Deep Learning is used for solving complex pattern recognition tasks.
Such models require a large amount of labeled data (think millions of annotated images) to perform optimally.
Therefore, sometimes we need to rely on pre-trained models for solving supervised learning tasks, i.e., a model already trained on a large dataset is re-used for the task at hand with a fewer data samples.
What’s more, without customized models trained specifically for the task we want to perform we can be certain that our model will eventually underperform.
For example, in a multi-class image classification task, the pre-trained model we are using might not provide the optimal performance for all the classes in the dataset.
Similarly, a different pre-trained model might work well on some other classes of the same data. Thus, we need a method that can aggregate the performance of all such models and provide a better solution for all distributions of data.
This is where the concept of “Ensemble Learning” comes into play. And let me tell you—it's a real game changer.
Here’s what we’ll cover:
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Ensemble Learning is a method of reaching a consensus in predictions by fusing the salient properties of two or more models. The final ensemble learning framework is more robust than the individual models that constitute the ensemble because ensembling reduces the variance in the prediction errors
Ensemble Learning tries to capture complementary information from its different contributing models—that is, an ensemble framework is successful when the contributing models are statistically diverse.
In other words, models that display performance variation when evaluated on the same dataset are better suited to form an ensemble.
Different models which make incorrect predictions on different sets of samples from the dataset should be ensembled. If two statistically similar models are ensembled (models that make wrong predictions on the same set of samples), the resulting model will only be as good as the contributing models. An ensemble won’t make any difference to the prediction ability in such a case.
The diversity in the predictions of the contributing models of an ensemble is popularly verified using the Kullback-Leibler and Jensen-Shannon Divergence metrics (this paper is great example demonstrating the point).
Here are some of the scenarios where ensemble learning comes in handy.
As explained in the example at the beginning of this article, there may arise situations where different models perform better on some distributions within the dataset, say, for example, a model may be well adapted to differentiate between cats and dogs, but not so much when distinguishing between dogs and wolves.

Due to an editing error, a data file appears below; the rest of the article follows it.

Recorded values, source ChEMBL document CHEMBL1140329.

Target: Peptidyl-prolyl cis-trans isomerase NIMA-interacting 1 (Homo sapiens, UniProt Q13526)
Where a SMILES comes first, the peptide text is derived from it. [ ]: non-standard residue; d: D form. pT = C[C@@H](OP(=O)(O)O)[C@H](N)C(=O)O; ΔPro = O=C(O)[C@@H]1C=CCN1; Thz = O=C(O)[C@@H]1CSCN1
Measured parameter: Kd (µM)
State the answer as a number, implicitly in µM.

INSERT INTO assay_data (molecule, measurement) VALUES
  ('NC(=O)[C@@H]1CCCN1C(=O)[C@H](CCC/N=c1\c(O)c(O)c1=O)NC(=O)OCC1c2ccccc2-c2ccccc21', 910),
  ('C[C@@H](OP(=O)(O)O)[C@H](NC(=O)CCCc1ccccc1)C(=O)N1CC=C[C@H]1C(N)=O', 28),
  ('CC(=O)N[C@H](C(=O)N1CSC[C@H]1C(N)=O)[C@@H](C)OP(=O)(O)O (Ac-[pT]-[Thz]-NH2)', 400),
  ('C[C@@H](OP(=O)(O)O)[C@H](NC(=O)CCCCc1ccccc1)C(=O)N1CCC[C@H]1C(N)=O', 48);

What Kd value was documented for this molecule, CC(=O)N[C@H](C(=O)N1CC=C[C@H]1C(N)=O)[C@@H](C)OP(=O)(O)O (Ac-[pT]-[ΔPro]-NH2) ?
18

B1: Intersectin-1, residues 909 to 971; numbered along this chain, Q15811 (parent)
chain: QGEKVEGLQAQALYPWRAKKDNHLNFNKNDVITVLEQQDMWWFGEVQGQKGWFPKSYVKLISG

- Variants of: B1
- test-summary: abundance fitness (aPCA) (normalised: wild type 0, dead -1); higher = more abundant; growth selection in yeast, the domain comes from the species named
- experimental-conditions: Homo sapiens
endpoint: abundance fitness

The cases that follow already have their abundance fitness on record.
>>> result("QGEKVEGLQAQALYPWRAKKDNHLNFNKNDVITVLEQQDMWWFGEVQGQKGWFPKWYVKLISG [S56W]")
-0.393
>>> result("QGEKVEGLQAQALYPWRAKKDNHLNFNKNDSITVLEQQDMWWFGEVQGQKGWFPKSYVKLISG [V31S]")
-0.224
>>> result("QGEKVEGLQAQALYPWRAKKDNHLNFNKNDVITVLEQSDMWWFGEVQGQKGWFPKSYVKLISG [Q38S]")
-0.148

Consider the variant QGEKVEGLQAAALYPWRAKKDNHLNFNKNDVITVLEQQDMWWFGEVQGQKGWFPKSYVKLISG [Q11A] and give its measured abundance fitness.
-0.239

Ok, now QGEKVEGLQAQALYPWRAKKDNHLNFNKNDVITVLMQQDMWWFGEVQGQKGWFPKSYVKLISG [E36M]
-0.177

On the other hand, a second model can accurately differentiate between dogs and wolves while producing wrong predictions on the “cat” class. An ensemble of these two models might draw a more discriminative decision boundary between all the three classes of the data.
In cases where a substantial amount of data is available, we may divide the classification tasks between different classifiers and ensemble them during prediction time, rather than trying to train one classifier with large volumes of data.
On the other hand, in cases where the dataset available is small (for example, in the biomedical domain, where acquiring labeled medical data is costly), we can use a bootstrapping ensemble strategy.
The way it works is quite simple—
We train different classifiers using various “bootstrap samples” of data, i.e., we create several subsets of a single dataset using replacement. It means that the same data sample may be present in more than one subset, which will be later used to train different models (for further reading, check out this paper).
This method will be further explained in the section on the “Bagging” ensemble technique.
The very core of an ensemble framework is based on the confidence in predictions by the different models. For example, when trying to draw a consensus between four models on a cat/dog classification problem, if two models predict the sample as class “cat” and the other two predict as “dog,” the confidence of the ensemble is low.